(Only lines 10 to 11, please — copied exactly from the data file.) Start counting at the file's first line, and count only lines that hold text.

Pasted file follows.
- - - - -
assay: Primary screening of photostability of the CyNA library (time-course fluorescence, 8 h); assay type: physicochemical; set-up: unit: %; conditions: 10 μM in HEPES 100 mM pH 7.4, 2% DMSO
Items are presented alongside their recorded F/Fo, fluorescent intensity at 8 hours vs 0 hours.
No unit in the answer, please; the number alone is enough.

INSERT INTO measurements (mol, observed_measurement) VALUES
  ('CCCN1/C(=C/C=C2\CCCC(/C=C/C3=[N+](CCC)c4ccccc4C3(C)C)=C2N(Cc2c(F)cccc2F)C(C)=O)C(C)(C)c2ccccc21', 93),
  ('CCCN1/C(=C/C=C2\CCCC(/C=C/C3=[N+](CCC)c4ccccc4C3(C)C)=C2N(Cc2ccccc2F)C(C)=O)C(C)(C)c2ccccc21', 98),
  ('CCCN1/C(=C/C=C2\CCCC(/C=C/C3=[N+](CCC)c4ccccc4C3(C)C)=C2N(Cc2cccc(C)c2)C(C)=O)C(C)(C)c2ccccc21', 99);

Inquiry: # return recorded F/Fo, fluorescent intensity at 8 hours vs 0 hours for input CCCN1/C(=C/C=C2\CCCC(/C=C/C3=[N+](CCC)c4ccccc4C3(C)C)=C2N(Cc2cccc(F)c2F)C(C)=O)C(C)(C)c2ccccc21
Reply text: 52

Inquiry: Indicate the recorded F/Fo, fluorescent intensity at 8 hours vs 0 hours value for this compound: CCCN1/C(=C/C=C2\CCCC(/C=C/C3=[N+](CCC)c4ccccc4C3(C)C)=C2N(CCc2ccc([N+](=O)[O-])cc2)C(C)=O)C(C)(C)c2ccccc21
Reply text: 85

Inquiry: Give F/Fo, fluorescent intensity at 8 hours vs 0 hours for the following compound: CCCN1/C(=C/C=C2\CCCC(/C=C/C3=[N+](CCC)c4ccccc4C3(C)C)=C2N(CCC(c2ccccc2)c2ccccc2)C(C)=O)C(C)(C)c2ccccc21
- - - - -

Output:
Inquiry: Indicate the recorded F/Fo, fluorescent intensity at 8 hours vs 0 hours value for this compound: CCCN1/C(=C/C=C2\CCCC(/C=C/C3=[N+](CCC)c4ccccc4C3(C)C)=C2N(CCc2ccc([N+](=O)[O-])cc2)C(C)=O)C(C)(C)c2ccccc21
Reply text: 85